“It appears that both staff and faculty find themselves uncertain about the boundaries of acceptable discourse,” Bell, Carlson and Cloyes said. “This lack of clarity also impacts the student body, creating an environment where some may feel emboldened to openly discriminate against LGBTQ+ individuals.”

Charis Johnston, editor of The Point, also said the controversies had had a chilling impact on people’s free speech.

“Many staff and faculty don’t want to talk on the record, particularly surrounding coverage of LGBTQ+ issues, and if they do it’s political, careful, scripted,” she said.

PLNU President Bob Brower, who will retire in June, declined to discuss these issues with the Union-Tribune.

A campus spokesman said that Paul and Jake Gilbertson, the dean of students, also were not available for interviews.

Once again, Point Loma Nazarene University's acceptance of gay people is called into question by its own students (2024)


Once again, Point Loma Nazarene University's acceptance of gay people is called into question by its own students? ›

A decision by Point Loma Nazarene University to limit the screening of a documentary about the Bible and hom*osexuality has angered students who say the move was disrespectful to the gay community and is having a chilling effect on free speech and academic inquiry.

What is the point Loma controversy? ›

An LGBTQ+ group claims Point Loma Nazarene University fired two faculty members for their progressive views on human sexuality. POINT LOMA, Calif. (KGTV) — An LGBTQIA+ group is calling out Point Loma Nazarene University for firing two faculty members. "I am a proud [alumnus] of PLNU," Lauren Cazares said.

Is PLNU LGBT friendly? ›

Admissions: PLNU's admissions process for all students does not discriminate against any applicant on the basis of their sexual orientation or gender identity.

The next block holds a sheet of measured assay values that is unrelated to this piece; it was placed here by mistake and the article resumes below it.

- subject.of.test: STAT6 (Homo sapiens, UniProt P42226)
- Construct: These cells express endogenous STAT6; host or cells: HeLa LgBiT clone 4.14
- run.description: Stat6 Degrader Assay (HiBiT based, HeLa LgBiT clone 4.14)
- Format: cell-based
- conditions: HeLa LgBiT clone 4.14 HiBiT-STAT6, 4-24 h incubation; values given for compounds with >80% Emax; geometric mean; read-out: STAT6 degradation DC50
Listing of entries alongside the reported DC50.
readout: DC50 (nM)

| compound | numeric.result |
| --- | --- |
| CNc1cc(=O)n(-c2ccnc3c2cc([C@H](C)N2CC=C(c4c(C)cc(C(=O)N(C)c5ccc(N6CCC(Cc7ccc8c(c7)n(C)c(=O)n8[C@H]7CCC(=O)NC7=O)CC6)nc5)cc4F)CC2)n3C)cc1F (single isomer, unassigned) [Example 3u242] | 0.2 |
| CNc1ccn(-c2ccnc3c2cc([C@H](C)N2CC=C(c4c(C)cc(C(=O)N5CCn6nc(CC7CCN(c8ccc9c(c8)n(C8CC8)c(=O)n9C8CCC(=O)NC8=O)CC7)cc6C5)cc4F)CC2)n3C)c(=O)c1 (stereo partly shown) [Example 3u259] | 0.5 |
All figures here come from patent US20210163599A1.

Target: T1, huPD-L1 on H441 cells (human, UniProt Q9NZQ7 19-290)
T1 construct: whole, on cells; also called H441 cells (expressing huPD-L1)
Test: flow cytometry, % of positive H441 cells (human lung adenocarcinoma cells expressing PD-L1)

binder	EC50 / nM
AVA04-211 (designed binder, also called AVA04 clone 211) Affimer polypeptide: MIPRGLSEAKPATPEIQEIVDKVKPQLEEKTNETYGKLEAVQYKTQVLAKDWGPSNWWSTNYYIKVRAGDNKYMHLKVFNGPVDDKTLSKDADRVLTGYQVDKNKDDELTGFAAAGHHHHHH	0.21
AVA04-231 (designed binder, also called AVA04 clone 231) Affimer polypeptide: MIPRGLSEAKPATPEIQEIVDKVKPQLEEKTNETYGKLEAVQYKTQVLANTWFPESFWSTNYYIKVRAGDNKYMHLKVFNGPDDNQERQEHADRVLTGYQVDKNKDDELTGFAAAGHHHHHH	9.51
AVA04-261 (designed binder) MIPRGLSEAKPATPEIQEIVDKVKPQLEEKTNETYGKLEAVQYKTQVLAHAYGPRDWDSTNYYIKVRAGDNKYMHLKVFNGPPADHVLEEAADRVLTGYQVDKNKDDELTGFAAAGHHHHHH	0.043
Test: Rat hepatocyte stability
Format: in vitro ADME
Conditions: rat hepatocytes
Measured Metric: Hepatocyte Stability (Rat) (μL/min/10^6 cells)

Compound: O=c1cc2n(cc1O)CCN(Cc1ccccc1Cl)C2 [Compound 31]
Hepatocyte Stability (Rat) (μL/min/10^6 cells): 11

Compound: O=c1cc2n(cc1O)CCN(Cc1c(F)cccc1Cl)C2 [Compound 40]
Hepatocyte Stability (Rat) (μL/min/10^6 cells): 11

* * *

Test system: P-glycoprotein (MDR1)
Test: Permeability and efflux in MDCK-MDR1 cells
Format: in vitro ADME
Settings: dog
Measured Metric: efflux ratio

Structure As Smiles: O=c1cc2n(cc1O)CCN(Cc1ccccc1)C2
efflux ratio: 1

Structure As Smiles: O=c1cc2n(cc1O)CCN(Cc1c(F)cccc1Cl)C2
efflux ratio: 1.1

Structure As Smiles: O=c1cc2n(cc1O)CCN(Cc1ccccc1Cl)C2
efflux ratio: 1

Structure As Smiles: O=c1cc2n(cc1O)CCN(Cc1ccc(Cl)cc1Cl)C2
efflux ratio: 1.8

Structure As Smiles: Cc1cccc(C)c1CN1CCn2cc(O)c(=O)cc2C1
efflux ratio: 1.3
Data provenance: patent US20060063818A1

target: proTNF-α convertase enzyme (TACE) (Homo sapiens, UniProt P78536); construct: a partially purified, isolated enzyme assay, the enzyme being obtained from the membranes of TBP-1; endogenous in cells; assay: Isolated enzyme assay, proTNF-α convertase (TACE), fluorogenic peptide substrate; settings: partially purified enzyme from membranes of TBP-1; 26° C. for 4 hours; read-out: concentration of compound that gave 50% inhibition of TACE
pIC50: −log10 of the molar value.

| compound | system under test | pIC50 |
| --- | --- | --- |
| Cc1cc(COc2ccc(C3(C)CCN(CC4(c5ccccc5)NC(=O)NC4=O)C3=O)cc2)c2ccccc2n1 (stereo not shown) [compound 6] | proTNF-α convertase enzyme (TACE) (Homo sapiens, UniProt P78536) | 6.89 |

What is point Loma Nazarene acceptance rate? ›

Point Loma Nazarene University is a small private university located on an urban campus in San Diego, California. It has a total undergraduate enrollment of 3,174, and admissions are selective, with an acceptance rate of 84%.

What is Point Loma Nazarene University known for? ›

As a faith-based liberal arts university, PLNU offers an academic experience committed to excellence, focused on holistic student development, and rooted in a Christian understanding of the world.

Is Point Loma a dry campus? ›

Alcohol & Smoking Policy

PLNU is a smoke and tobacco free campus. The University also observes a strict no-alcohol policy.

Is Point Loma expensive? ›

At Point Loma Nazarene University, the total cost is $57,104. The net price is the average cost of the university after aid and scholarship funds are discounted from the total cost, which comes in at $36,807 for the average student receiving need-based aid.

Is it hard to get into Point Loma Nazarene? ›

The acceptance rate at Point Loma Nazarene University is 81.9%. For every 100 applicants, 82 are admitted.

How religious is Point Loma? ›

PLNU gathers for worship at least four times per week. We often get questions like “why chapel?” or “why is attending chapel required?” We are a Christian university that truly desires to invest in the spiritual growth and maturation of each student.

Is Point Loma prestigious? ›

Point Loma Nazarene University is ranked #9 out of 120 Regional Universities West. Schools are ranked according to their performance across a set of widely accepted indicators of excellence.

Is Point Loma nazarene strict? ›

The only drawback at PLNU are the strict rules, which can feel extremely limiting at times.

Are there parties at PLNU? ›

Some decent frat/house parties, weekends only. Good parties are few and far between.

Is there a dress code at PLNU? ›

Clothing should be appropriate to the occasion and in good taste, reflecting the atmosphere of vital Christianity, which is one of the basic principles of Point Loma Nazarene University.

What is the significance of Point Loma? ›

Point Loma is historically important as the landing place of the first European expedition to come ashore in present-day California. Point Loma houses two major military bases, a national cemetery, a national monument, and a university, in addition to residential and commercial areas.

Is Point Loma a good neighborhood? ›

When it comes to safety, Point Loma has a relatively low crime rate compared to other areas in San Diego. The neighborhood benefits from active community engagement and effective law enforcement, contributing to its reputation as a safe place to live.

What denomination is Point Loma Nazarene? ›

Specifically, the church is firmly Wesleyan in doctrine and evangelical in mission.